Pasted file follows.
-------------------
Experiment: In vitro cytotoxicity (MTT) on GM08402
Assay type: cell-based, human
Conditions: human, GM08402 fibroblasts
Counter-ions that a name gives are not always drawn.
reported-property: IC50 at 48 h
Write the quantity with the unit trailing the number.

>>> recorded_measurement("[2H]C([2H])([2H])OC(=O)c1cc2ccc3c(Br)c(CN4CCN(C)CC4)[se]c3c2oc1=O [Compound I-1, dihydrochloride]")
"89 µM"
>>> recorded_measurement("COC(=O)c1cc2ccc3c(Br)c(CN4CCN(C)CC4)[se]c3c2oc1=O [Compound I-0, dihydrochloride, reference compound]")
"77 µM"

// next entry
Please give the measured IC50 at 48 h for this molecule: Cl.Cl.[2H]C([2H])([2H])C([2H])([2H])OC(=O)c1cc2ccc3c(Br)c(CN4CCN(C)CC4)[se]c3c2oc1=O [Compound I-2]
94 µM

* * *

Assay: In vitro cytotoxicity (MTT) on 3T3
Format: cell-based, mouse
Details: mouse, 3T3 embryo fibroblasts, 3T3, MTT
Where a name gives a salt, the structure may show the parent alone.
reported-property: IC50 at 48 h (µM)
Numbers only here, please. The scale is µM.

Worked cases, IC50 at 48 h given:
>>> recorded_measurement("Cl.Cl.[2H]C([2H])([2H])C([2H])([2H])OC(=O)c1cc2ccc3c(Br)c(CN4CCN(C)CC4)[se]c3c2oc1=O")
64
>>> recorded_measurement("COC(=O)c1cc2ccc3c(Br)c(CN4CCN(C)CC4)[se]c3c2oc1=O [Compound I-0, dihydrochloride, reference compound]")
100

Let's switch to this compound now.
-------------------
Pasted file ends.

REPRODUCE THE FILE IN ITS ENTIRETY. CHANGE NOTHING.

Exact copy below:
Experiment: In vitro cytotoxicity (MTT) on GM08402
Assay type: cell-based, human
Conditions: human, GM08402 fibroblasts
Counter-ions that a name gives are not always drawn.
reported-property: IC50 at 48 h
Write the quantity with the unit trailing the number.

>>> recorded_measurement("[2H]C([2H])([2H])OC(=O)c1cc2ccc3c(Br)c(CN4CCN(C)CC4)[se]c3c2oc1=O [Compound I-1, dihydrochloride]")
"89 µM"
>>> recorded_measurement("COC(=O)c1cc2ccc3c(Br)c(CN4CCN(C)CC4)[se]c3c2oc1=O [Compound I-0, dihydrochloride, reference compound]")
"77 µM"

// next entry
Please give the measured IC50 at 48 h for this molecule: Cl.Cl.[2H]C([2H])([2H])C([2H])([2H])OC(=O)c1cc2ccc3c(Br)c(CN4CCN(C)CC4)[se]c3c2oc1=O [Compound I-2]
94 µM

* * *

Assay: In vitro cytotoxicity (MTT) on 3T3
Format: cell-based, mouse
Details: mouse, 3T3 embryo fibroblasts, 3T3, MTT
Where a name gives a salt, the structure may show the parent alone.
reported-property: IC50 at 48 h (µM)
Numbers only here, please. The scale is µM.

Worked cases, IC50 at 48 h given:
>>> recorded_measurement("Cl.Cl.[2H]C([2H])([2H])C([2H])([2H])OC(=O)c1cc2ccc3c(Br)c(CN4CCN(C)CC4)[se]c3c2oc1=O")
64
>>> recorded_measurement("COC(=O)c1cc2ccc3c(Br)c(CN4CCN(C)CC4)[se]c3c2oc1=O [Compound I-0, dihydrochloride, reference compound]")
100

Let's switch to this compound now.